Corruption Politics

Ex-auditor general hits back at reinstated lawmakers

Former auditor general Niyaz Ibrahim has hit back at corruption and bribery allegations levelled by former ruling party lawmakers who recently regained their seats. 

A Twitter spat started last week when Niyaz criticised plans to hand the dozen reinstated lawmakers coalition tickets without a primary. He also expressed interest in contesting for his native Thinadhoo constituency in the March 2019 parliamentary elections.

The former Progressive Party of Maldives lawmakers were complicit in the outgoing administration’s “atrocities” before they defected to the opposition, Niyaz suggested.

He drew a storm of tweets from some of the MPs who accused him of corruption and “hiding” in self-imposed exile while others “carried out jihad against injustice.” Niyaz was planning to “parachute in with a suit on and bid for a job after spending three years away from the heat,” MP Mohamed Mustafa tweeted.

Speaking to the Maldives Independent, Niyaz denied allegations of buying a flat, taking loans from the finance ministry and using official trips for personal matters.

The allegations were made by MP Mustafa and an account called “Voice of 12 MPs.”

“These are completely false allegations. Even when I was Auditor General and up until now, I have never bought a flat or tried to buy a flat. It’s because I do not have that much financial capacity,” he said.

“I worked in the auditor general’s office since leaving school, so I know public finance regulations. I know that an individual can’t take a loan from the state. My colleagues in auditor general office and finance ministry know that I was one who most opposed taking money from the state.”

The lawmakers were “staging a concerted effort to attack me in a very personal way,” he added.

“I just expressed my opinion without attacking them personally. I believe they are scared of the truth. We all know their role in sending the nation down the drain,” he continued.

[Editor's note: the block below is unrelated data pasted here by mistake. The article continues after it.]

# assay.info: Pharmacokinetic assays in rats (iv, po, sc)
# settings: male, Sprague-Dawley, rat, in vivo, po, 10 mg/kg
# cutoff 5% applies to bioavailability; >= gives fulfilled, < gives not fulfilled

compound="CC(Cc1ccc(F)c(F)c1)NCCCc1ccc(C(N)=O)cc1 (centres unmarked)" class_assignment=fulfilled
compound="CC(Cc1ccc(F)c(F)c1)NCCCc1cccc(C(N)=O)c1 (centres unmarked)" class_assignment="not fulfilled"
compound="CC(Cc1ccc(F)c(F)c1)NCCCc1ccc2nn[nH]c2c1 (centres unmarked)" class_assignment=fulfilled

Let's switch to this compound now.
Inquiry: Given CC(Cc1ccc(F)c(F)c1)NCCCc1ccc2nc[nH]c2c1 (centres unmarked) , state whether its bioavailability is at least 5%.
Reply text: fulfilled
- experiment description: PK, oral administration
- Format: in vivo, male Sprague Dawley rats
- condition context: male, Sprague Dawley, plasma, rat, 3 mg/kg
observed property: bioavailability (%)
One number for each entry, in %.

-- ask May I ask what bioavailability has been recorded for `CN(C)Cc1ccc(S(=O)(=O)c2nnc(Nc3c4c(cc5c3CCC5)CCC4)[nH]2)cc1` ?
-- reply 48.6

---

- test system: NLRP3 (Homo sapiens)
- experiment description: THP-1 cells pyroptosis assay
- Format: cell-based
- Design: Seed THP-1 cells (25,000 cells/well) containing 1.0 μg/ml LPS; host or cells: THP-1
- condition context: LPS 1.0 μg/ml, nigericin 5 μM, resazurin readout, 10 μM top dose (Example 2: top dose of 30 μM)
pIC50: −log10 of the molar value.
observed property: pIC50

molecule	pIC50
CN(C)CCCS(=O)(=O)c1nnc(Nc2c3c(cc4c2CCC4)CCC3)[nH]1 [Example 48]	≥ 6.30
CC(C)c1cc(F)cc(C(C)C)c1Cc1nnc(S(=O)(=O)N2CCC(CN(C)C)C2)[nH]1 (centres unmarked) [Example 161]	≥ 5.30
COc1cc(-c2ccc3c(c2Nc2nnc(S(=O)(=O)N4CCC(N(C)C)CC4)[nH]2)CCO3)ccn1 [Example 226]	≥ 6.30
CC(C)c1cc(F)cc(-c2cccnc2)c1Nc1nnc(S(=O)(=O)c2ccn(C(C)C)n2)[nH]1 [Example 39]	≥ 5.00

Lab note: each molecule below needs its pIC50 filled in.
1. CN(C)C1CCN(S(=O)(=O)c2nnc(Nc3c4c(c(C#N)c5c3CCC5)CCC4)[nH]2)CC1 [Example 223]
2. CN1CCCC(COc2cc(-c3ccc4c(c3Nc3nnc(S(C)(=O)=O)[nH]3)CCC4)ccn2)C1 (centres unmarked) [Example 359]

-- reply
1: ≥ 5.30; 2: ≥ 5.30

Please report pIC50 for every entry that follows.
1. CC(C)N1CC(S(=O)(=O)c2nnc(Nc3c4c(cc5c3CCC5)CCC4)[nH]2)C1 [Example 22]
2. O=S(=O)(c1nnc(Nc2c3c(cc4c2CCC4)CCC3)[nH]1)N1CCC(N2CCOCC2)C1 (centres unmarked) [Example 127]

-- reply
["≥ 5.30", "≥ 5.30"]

“They were elected to represent the people but they failed their duties from day one. That’s an undeniable fact. I am allowed to say that. They say, I am coming back now to try and get a position in the incoming government. I have not and will never ask or beg for a government position. I am not like these MPs. I will not abuse the situation for my personal gain. I am confident I can work the right way and earn halal money and support my family.”

Niyaz also denied allegations made by MP Abdul Latheef Mohamed about a 2014 audit of the Maldives Marketing and Public Relations Corporation.

“Does the independent Auditor General Niyaz have to seek permission from the president before investigating corruption against a minister? Were you not hiding out in Sri Lanka when the 12 MPs did jihad against the tyranny of President Yameen,” the Dhidhdhoo MP tweeted.

“You suddenly return to Malé and greedily go after the Thinadhoo seat now that we’ve defeated Yameen. If you had the courage, why were you hiding?”

Niyaz said he met and alerted the president about the MMPRC corruption in mid-2014 “because it was mandated by the Audit Act. And not before investigating it, it was after the investigation and the report was made ready.”

Niyaz, who fled into exile in late 2016 after appearing in an Al Jazeera exposé, long maintained that he had personally raised concerns with the president over millions funnelled through the MMPRC to companies linked to then-tourism minister Ahmed Adeeb.

But Yameen accused him of harbouring “a personal grudge against Adeeb.”

He was contentiously sacked by the ruling party-controlled parliament a day after the MMPRC audit report was released in October 2014.

At the time, Niyaz challenged the “unconstitutional” dismissal at the High Court. He was removed four years before the end of his seven-year term through amendments brought to the audit law.

“I think MP Latheef does not know this, that’s what happens when uneducated people like Latheef is elected to parliament,” he told the Maldives Independent.

A second special audit of the MMPRC – commissioned by the president after vice president Adeeb was arrested on suspicion of orchestrating an assassination attempt in September 2015 – blamed the failure to take action after the 2014 audit for “paving the way” for the theft of US$79 million from state coffers.

The damning February 2016 report exposed the embezzlement of resort lease payments.

The dozen former ruling party lawmakers were meanwhile deemed to have lost their seats in July last year when they joined the opposition behind former president Maumoon Abdul Gayoom.

There was a public backlash last week when Gayoom announced that all four coalition partners have agreed to support to their re-election.

The 12 MPs were barred entry to parliament until the Supreme Court ruled last month that its July 2017 anti-defection ruling was misapplied by the Elections Commission.

Some of the MPs say they deserve coalition tickets uncontested due to their “sacrifices” in coming out against the president and losing their seats.

Full details are available at the link below:

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Source URL:  Maldives Independent

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